We are both writers. I wrote a book before leaving the States that I self-published as an eBook: No Stranger To Strange Lands: A Journey Through Strange Coincidences, Connective Thoughts, And Far Flung Places. It is about a period in our lives when we traveled to Switzerland, Tahiti, Australia, and back to the States – full of introspection, philosophy, science, politics… and descriptions of our travels.
I kept up a blog for about two years, and I took my posts from our time in Uruguay, added more commentary and the previously unpublished poetry that I wrote while we were there, and created another book: Nine Months In Uruguay: Past, Present, Progress
How do you find the cost of living in Argentina?
Cost of living is higher than it was when we first arrived back in April of 2009 due to inflation plus the weak dollar, and our income is in dollars. The currency situation is changing, but the inflation is still persistent.
The area we are in is rural – San Rafael is a full-fledged city, but it has a rural feel, with agriculture being its lifeblood. It is one of the lower cost of living areas in Argentina. The farmers here do not live lives of luxury – in fact, farming here is a very difficult and uncertain way of life (despite what the promotional materials that are targeted to yanquis say). So people don't have a lot of money, and prices remain low, except for the inflation problem.
What do you love about Argentina?
What I love about Argentina: I'm not sure I can put it in words – I love the Tango – elegant and complex, yet earthy – and a little raunchy. I love the gauchos and the poets. I love the Italian foods. I love the ritual of the mate (sharing a gourd filled with an herb that is like tea) and the way that people will drop everything they are doing to talk for a while – because it is important.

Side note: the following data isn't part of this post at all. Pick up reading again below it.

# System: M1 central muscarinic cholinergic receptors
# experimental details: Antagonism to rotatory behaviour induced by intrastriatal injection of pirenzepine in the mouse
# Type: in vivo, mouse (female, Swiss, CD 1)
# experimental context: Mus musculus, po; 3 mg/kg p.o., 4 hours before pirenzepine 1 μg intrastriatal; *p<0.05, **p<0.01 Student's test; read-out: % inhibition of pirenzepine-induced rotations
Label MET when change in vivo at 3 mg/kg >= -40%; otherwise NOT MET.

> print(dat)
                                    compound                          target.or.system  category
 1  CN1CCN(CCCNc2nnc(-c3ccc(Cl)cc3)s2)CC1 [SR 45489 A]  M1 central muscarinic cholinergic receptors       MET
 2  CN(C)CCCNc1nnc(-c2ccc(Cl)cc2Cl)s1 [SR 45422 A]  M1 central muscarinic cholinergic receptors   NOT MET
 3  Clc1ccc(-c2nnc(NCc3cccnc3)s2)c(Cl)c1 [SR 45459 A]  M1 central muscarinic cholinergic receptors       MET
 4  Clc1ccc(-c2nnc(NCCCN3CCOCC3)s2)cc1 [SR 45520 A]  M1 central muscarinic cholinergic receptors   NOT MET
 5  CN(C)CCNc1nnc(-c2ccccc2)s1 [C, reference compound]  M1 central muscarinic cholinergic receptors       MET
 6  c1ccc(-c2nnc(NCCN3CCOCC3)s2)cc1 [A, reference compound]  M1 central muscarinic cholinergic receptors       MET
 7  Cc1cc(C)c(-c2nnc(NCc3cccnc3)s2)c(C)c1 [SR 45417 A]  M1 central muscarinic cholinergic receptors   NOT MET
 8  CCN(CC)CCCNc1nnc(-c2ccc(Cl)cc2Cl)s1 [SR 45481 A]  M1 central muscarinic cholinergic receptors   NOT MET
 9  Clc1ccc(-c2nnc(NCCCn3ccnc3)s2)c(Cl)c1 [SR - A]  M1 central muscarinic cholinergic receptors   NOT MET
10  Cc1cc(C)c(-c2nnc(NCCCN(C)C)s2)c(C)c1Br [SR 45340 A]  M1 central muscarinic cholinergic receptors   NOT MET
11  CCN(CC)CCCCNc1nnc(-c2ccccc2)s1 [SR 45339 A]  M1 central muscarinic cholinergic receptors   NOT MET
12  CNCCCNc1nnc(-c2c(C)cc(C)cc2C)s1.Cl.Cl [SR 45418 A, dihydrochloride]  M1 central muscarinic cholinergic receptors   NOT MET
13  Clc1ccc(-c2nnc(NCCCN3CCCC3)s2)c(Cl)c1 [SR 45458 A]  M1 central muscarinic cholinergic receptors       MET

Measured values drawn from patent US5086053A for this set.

I love the siesta. I love the ice cream. I love how hard it is to get the waiter's attention when it is time to pay the bill and you want to get out of there – they seem to want you to stay, but not to sell you more drinks, as it is also impossible to get their attention for that.
I love the (non-Starbucks) cafes. I love the artwork for sale in all of the restaurants. I love the kissing of the cheek when meeting, greeting, and again when you depart. I love to see teenagers and the most macho of men kissing each other with such joy and affection…
Argentina has many social problems – poverty, corruption, economic and political instability, to name a few. Theft is something to be concerned about anywhere in this country, some places being worse than others. The resort city of Bariloche saw riots and the burning of police stations in the Barrios (the vast, sad, poor neighborhoods where people of indigenous descent live their meager lives in squalor) while we were in Patagonia last year – and there were also the squatters' riots in Buenos Aires. These are places with enormous inequality, but poverty exists everywhere.
It may be easy for a yanqui to ignore or be ignorant of these issues, but then you will be surprised when burglars break into your house or your car is broken into. The police are generally corrupt and ineffective. Doing business requires constant diligence because workers will try to take advantage of you – you have to oversee every aspect of your business. You must take safety into your own hands and be aware of what the attitudes are and what is going on around you. This is an important reason why you should be able to speak Spanish.
Have a question or tip about living in Argentina? Join us in the comments!